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Wednesday, September 22, 2021
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Tags President Jean-Bertrand Aristide

Tag: President Jean-Bertrand Aristide

Haiti’s elected mayors illegally replaced by presidential appointees

The 1987 Constitution has not only thwarted a return to a dictatorship, but also prevented foreign concerns from buying the country wholesale from officials of the executive branch. One of the proposed amendments to the 1987 Constitution stated: “From now on, until the municipal elections of 2013, all Haiti’s mayors will be replaced by ‘Municipal Agents’ designated by the central government.”

‘Harvest of Hope’: Kevin Pina documentary on Haitian army, with review...

Haitian President Michel Martelly has revived discussion about a professional army, and some of the funds he is requesting to raise his “new” army are meant to cover back pay for the army of bandits disbanded by President Aristide. For those who never knew or forgot the crimes of the FAd’H, this masterful video by Kevin Pina should serve as an excellent introduction or reminder.

Martelly still unable to appoint new prime minister

Port au Prince (IPS) – Almost three months since he was sworn in as the country’s president, Michel J. Martelly has already attempted to appoint two prime ministers to guide his government. Bernard Gousse, a minister of justice under the Gérard Latortue dictatorship (2004-2006), and businessman Daniel Rouzier were both rejected by Haitian lawmakers.

Haiti: Medics and Lavalas supporters in Port-au-Prince celebrate birthday of former...

On July 15, 2011, to mark the 58th birthday of former President Jean-Bertrand Aristide, a gathering of volunteer medical doctors and nurses provided a free medical clinic in Port-au-Prince. This year was special because of the return of Haiti’s first democratically elected and twice ousted president.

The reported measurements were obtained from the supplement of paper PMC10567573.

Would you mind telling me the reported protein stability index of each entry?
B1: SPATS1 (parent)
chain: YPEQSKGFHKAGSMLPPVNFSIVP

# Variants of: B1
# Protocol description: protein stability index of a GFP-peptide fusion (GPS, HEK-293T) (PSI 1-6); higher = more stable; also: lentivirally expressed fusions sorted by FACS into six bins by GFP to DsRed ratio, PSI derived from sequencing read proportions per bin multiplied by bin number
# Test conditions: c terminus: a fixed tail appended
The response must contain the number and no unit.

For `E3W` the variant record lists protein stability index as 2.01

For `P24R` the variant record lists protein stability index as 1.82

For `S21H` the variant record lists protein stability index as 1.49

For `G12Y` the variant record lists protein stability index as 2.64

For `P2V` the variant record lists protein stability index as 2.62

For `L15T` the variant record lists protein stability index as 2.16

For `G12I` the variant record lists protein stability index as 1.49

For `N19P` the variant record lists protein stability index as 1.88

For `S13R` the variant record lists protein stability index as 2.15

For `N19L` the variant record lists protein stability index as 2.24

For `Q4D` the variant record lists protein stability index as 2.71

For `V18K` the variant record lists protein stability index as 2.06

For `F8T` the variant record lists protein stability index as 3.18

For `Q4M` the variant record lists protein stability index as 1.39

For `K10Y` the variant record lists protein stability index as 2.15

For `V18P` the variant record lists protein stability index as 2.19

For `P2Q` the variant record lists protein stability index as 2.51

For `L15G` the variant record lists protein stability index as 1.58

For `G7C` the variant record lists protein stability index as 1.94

Haiti: the next round

On March 18, President Jean-Bertrand Aristide and his family returned home from a seven-year forced exile in South Africa – an exile brought about by the violent U.S.-orchestrated coup in 2004. Up until the last minute, the U.S. government tried to stop the return, with President Obama going so far as to place a last-minute call to President Zuma of South Africa.

Why Bernard Gousse should not be Haiti’s next prime minister

In 2004, I was in Haiti living under the injustice Bernard Gousse inflicted on his own people while serving the Haitian elite and the “international community.” Like many of Gousse’s victims, I was driven into hiding after the arrest of the late Father Gerard Jean-Juste, a prominent Lavalas leader and human rights activist.

Haiti: The emperor has no votes

On April 4, the Haitian government announced that Michel Martelly won the recent fraudulent “elections” imposed on Haiti by the United States, France and Canada, the so-called “international community,” and sanctioned by the United Nations. Haiti now finds itself at a crossroads.

Joyous victory in a bitter time: Haiti before and after Aristide’s...

The bitter taste of the dismal elections in Haiti could not diminish the joy of the return of President Jean-Bertrand Aristide and his family after seven years of forced exile in South Africa.

Pierre Labossiere on welcoming Aristide home to Haiti

"I was at his (President Aristide's) house, we heard a roar of shouts of joy, and then over the walls people started coming in, pouring into the courtyard of the house when they saw the car. People were accompanying the car as many as three miles from the airport to his house," relates Pierre Labossiere of the jubilant welcome that greeted the Aristides on their return to Haiti ending seven long years of exile for them and brutal repression of the people they had to leave behind. Pierre tells the story of the Haitian people and how their never-say-die spirit continues to inspire the world.

Against all odds Aristide returns to Haiti